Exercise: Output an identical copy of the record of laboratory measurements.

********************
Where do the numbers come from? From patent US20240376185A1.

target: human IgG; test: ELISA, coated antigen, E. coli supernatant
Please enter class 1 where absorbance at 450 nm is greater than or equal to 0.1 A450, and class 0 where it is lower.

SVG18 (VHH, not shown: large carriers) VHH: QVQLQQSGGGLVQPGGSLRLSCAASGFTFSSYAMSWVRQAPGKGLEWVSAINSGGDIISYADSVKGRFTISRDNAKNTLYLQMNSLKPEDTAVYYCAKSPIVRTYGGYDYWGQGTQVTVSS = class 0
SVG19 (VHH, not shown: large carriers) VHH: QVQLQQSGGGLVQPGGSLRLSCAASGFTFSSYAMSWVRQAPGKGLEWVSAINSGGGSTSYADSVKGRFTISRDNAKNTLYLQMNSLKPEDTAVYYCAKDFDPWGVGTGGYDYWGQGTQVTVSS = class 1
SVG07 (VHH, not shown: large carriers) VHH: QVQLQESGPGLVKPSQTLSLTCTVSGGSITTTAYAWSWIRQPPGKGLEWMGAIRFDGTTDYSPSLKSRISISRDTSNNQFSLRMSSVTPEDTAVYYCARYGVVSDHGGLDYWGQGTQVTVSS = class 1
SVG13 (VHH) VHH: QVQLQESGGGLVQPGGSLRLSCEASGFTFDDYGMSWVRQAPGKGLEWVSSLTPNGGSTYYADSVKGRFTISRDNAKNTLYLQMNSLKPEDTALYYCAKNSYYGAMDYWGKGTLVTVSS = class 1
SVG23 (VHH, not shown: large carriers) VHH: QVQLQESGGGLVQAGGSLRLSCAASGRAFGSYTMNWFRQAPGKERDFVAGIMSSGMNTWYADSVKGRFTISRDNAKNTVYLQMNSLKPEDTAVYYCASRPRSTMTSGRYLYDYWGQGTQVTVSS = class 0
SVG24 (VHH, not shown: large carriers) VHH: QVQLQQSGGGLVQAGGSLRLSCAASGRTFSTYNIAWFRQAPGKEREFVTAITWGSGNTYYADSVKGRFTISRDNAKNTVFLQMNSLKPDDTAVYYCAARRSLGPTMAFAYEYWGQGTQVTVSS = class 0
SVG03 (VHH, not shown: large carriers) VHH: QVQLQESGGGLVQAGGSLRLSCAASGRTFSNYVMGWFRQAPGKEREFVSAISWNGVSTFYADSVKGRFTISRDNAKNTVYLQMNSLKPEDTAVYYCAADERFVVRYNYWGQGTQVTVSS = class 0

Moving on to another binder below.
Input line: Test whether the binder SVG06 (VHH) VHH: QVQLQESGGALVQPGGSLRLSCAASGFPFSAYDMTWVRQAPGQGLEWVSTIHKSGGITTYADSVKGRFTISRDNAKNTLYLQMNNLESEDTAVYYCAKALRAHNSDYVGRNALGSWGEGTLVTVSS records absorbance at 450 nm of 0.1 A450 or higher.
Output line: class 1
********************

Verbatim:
Where do the numbers come from? From patent US20240376185A1.

target: human IgG; test: ELISA, coated antigen, E. coli supernatant
Please enter class 1 where absorbance at 450 nm is greater than or equal to 0.1 A450, and class 0 where it is lower.

SVG18 (VHH, not shown: large carriers) VHH: QVQLQQSGGGLVQPGGSLRLSCAASGFTFSSYAMSWVRQAPGKGLEWVSAINSGGDIISYADSVKGRFTISRDNAKNTLYLQMNSLKPEDTAVYYCAKSPIVRTYGGYDYWGQGTQVTVSS = class 0
SVG19 (VHH, not shown: large carriers) VHH: QVQLQQSGGGLVQPGGSLRLSCAASGFTFSSYAMSWVRQAPGKGLEWVSAINSGGGSTSYADSVKGRFTISRDNAKNTLYLQMNSLKPEDTAVYYCAKDFDPWGVGTGGYDYWGQGTQVTVSS = class 1
SVG07 (VHH, not shown: large carriers) VHH: QVQLQESGPGLVKPSQTLSLTCTVSGGSITTTAYAWSWIRQPPGKGLEWMGAIRFDGTTDYSPSLKSRISISRDTSNNQFSLRMSSVTPEDTAVYYCARYGVVSDHGGLDYWGQGTQVTVSS = class 1
SVG13 (VHH) VHH: QVQLQESGGGLVQPGGSLRLSCEASGFTFDDYGMSWVRQAPGKGLEWVSSLTPNGGSTYYADSVKGRFTISRDNAKNTLYLQMNSLKPEDTALYYCAKNSYYGAMDYWGKGTLVTVSS = class 1
SVG23 (VHH, not shown: large carriers) VHH: QVQLQESGGGLVQAGGSLRLSCAASGRAFGSYTMNWFRQAPGKERDFVAGIMSSGMNTWYADSVKGRFTISRDNAKNTVYLQMNSLKPEDTAVYYCASRPRSTMTSGRYLYDYWGQGTQVTVSS = class 0
SVG24 (VHH, not shown: large carriers) VHH: QVQLQQSGGGLVQAGGSLRLSCAASGRTFSTYNIAWFRQAPGKEREFVTAITWGSGNTYYADSVKGRFTISRDNAKNTVFLQMNSLKPDDTAVYYCAARRSLGPTMAFAYEYWGQGTQVTVSS = class 0
SVG03 (VHH, not shown: large carriers) VHH: QVQLQESGGGLVQAGGSLRLSCAASGRTFSNYVMGWFRQAPGKEREFVSAISWNGVSTFYADSVKGRFTISRDNAKNTVYLQMNSLKPEDTAVYYCAADERFVVRYNYWGQGTQVTVSS = class 0

Moving on to another binder below.
Input line: Test whether the binder SVG06 (VHH) VHH: QVQLQESGGALVQPGGSLRLSCAASGFPFSAYDMTWVRQAPGQGLEWVSTIHKSGGITTYADSVKGRFTISRDNAKNTLYLQMNNLESEDTAVYYCAKALRAHNSDYVGRNALGSWGEGTLVTVSS records absorbance at 450 nm of 0.1 A450 or higher.
Output line: class 1